Today, we discover that God has feet.
You may well know where the Sinai Peninsula is even if you don’t know that you know it. It’s the triangle of land between Israel and northern Egypt. It’s part of the Arabian Peninsula, which connects the African continent to the rest of the Middle East. Oddly enough, the Sinai Peninsula is roughly the same shape as the Arabian Peninsula, only smaller, like a tiny peninsular fractal. Mount Sinai is toward the southern end of the peninsula that bears its name, and here the Israelites arrive and encounter God in
today’s yesterday’s Friday’s chapter (oof).
I could talk some more about Lazarus today, along with his sisters. They show up in this chapter. But I only have so much time and space to talk about the chapter, and it seems there are bigger things going on here. In any of the gospels, when you come to Jesus’ triumphal entry into Jerusalem, you know you’re entering the endgame.
Some stories have a single event that divides them clearly into what happens before the event and what happens after. And of course all the examples I think of are from SNES RPGs: Kefka destroying the planet in Final Fantasy VI, Cecil laying down his dark sword and becoming a paladin in Final Fantasy IV, the party in 2300 AD discovering the video footage from the Day of Lavos in Chrono Trigger. Can I think of a single example from actual history or literature? Probably, if I think long enough. But I feel like in the story of Jesus’ earthly life, the Transfiguration is just such an event.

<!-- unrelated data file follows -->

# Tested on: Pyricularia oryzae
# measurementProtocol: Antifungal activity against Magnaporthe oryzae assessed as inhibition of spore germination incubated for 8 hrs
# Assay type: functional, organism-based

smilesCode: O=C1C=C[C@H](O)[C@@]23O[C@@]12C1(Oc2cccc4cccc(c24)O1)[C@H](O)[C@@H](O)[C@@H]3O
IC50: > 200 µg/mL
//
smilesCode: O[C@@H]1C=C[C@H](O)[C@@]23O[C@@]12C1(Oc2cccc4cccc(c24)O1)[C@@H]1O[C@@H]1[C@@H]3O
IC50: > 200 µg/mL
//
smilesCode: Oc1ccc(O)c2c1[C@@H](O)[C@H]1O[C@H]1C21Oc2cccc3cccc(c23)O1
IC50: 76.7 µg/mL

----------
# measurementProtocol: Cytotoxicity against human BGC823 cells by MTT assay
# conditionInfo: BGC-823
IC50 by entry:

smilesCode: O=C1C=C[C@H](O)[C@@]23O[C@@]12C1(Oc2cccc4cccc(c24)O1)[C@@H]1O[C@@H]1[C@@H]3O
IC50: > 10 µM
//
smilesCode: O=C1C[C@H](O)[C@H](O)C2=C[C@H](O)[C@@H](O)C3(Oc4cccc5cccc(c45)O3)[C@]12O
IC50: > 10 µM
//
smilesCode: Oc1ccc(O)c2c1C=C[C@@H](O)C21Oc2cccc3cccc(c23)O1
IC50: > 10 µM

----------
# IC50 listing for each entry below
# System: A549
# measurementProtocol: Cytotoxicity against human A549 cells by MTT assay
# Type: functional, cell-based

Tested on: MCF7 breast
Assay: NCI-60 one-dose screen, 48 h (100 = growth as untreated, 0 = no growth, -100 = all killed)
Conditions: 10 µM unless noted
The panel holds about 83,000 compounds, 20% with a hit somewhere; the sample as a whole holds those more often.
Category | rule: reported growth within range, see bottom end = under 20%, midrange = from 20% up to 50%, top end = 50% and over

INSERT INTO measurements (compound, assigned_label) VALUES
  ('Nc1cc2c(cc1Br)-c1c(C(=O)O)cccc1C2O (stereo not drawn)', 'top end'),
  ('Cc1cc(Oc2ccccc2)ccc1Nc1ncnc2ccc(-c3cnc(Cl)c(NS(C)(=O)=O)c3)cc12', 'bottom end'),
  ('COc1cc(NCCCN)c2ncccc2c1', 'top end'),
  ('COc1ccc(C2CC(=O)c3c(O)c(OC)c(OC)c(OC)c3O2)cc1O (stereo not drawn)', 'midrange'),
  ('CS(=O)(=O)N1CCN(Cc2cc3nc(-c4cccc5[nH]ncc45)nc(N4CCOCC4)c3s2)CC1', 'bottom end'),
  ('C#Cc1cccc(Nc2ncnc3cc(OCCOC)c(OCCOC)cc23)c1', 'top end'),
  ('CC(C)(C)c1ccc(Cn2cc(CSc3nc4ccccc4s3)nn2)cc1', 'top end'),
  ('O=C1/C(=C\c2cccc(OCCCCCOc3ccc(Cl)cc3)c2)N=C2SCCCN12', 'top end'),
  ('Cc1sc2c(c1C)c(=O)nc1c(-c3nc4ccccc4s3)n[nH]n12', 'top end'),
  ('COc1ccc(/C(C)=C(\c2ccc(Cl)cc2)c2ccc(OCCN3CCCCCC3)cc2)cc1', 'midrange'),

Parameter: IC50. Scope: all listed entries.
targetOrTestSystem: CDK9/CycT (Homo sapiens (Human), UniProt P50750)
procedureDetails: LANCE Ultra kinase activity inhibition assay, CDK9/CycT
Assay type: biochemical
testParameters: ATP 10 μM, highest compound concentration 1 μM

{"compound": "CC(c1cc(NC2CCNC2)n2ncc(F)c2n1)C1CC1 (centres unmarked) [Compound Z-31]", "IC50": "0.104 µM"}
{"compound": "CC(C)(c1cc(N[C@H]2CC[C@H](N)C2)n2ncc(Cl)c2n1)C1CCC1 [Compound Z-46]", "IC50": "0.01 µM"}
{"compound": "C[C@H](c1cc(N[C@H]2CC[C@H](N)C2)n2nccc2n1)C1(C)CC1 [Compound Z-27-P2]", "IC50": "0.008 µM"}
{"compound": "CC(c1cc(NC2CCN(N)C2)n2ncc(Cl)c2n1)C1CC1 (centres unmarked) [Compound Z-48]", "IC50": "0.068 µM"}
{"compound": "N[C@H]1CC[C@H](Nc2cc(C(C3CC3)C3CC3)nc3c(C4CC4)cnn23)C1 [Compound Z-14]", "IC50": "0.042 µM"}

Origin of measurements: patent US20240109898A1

I guess I could continue the Nativity Story thing and tackle John 1 for this post, but I already read Luke 5 and ate the chocolate. I ended Christmas, everyone. Sorry. There’s nothing for it but to keep moving forward.
Today on All the Paul, having finished one Paul, we move on to a different Paul. This Paul is his letter to the Colossians.
We’re in Big Psalm Territory now, and today’s forty-eight-verse song concerns God’s goodness to his rebellious children. I’m reminded of one day from my Modernist Literature class in college when we had been discussing religious themes in James Joyce’s A Portrait of the Artist as a Young Man. At the end of the class, the professor tangentially noted that the Old Testament often is uncomplimentary toward its “heroes,” reporting their faults and shortcomings rather than building them up as larger-than-life figures of greatness. You’ll find this phenomenon in the narratives of the Torah, but you’ll also find it in this psalm.